https://www.reddit.com/r/ChineseLanguage/comments/4uchq8/when_to_use_%E6%8A%8A/

Simplified 只 is lots of traditional characters

If you’re learning simplified characters, then you’ll find that 只 is used in place of several different traditional ones. Here is a description of how that happened, and when to use them:

http://chinese.stackexchange.com/questions/19611/why-so-many-variations-for-traditional-%e5%8f%aa-zh%c7%90-%e8%a1%b9-%e7%a5%87-%e7%a7%96-%e9%9a%bb

Radical rooms

The radical for 屋 (wū) is a bit surprising, as described here:

http://chinese.stackexchange.com/questions/19607/should-%e5%b1%8b-and-%e5%b1%85-use-radical-%e6%88%b7-instead-of-%e5%b0%b8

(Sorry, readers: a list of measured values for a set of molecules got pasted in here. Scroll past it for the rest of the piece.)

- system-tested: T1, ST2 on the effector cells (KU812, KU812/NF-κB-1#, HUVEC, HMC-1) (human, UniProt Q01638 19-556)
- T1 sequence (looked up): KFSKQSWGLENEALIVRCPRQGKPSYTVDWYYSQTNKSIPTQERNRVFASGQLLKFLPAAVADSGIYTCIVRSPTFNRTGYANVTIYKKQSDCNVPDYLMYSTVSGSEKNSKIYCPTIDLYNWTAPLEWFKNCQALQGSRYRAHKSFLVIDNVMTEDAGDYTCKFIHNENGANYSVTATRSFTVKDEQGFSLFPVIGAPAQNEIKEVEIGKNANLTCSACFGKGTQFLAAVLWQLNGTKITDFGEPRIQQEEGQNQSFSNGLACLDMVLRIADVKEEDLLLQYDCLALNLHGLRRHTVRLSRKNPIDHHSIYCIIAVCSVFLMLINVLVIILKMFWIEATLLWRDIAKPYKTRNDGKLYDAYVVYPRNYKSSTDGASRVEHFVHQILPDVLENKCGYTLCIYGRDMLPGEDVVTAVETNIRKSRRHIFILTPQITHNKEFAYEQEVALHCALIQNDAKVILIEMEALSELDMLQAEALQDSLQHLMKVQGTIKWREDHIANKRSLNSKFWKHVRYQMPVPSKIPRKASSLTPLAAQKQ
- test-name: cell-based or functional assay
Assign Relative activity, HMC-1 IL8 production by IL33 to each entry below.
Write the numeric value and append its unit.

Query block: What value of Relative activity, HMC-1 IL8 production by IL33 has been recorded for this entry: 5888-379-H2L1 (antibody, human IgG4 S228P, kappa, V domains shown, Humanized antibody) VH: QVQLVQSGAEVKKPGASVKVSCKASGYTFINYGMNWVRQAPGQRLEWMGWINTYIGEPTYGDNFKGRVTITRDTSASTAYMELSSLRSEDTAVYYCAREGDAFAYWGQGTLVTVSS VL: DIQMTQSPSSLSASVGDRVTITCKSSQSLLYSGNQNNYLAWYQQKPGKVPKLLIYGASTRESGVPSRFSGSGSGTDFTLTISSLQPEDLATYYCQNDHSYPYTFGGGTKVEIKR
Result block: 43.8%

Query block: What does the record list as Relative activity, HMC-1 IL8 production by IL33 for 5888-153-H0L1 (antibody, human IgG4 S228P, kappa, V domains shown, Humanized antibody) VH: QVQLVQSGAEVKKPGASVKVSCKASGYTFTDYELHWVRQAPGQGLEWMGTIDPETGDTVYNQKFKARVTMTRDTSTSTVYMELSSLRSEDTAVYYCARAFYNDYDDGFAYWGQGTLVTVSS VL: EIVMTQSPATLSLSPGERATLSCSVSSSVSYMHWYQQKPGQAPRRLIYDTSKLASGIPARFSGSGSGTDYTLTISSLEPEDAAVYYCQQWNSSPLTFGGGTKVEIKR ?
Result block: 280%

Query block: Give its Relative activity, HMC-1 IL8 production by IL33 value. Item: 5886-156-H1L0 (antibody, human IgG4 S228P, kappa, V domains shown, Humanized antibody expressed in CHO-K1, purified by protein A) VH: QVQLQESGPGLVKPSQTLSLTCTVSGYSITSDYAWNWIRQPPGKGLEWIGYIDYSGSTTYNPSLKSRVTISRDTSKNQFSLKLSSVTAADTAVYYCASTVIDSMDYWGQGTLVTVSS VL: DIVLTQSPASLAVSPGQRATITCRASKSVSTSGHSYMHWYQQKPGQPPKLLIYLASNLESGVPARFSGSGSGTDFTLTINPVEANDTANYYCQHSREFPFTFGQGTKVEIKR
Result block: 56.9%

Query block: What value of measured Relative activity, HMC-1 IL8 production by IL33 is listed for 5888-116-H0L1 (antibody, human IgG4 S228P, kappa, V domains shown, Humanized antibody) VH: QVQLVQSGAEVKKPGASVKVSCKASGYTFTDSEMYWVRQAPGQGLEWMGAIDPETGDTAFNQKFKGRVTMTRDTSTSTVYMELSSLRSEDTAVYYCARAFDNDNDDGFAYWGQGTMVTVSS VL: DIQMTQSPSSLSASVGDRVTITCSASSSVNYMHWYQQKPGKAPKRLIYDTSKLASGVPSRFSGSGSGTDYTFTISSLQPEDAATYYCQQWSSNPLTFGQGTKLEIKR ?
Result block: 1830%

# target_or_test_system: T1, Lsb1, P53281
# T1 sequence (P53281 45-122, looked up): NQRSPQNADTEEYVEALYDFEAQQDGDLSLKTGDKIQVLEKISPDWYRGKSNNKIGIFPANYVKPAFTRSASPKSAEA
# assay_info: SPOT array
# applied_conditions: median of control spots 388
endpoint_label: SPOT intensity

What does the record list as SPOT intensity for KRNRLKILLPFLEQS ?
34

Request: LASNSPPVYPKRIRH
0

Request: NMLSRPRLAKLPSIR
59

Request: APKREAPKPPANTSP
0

Radical animals

Why do some animals’ characters lack the animal radical (犭)?

http://chinese.stackexchange.com/questions/19588/why-do-some-chinese-characters-for-animals-not-use-the-radical-%e7%8a%ad

Mandarin Weekly #79

大家好! (Hi, everyone!) This is Mandarin Weekly #79, links and information for those of us learning Chinese.

If you enjoy Mandarin Weekly, please share it with your fellow students of Chinese, and with your teacher! This newsletter will always be completely free of charge.

To receive Mandarin Weekly in your e-mail inbox every Monday, just use the box on the left side at MandarinWeekly.com. Or follow us on Twitter, at @MandarinWeekly! We’re also on Facebook, at http://facebook.com/MandarinWeekly.

Download all of the links from Mandarin Weekly #79

Chinese pronouns

Pronouns are such a part of our everyday conversation, it’s easy to forget how important they are. In this post, we learn about pronouns in Chinese, including in questions: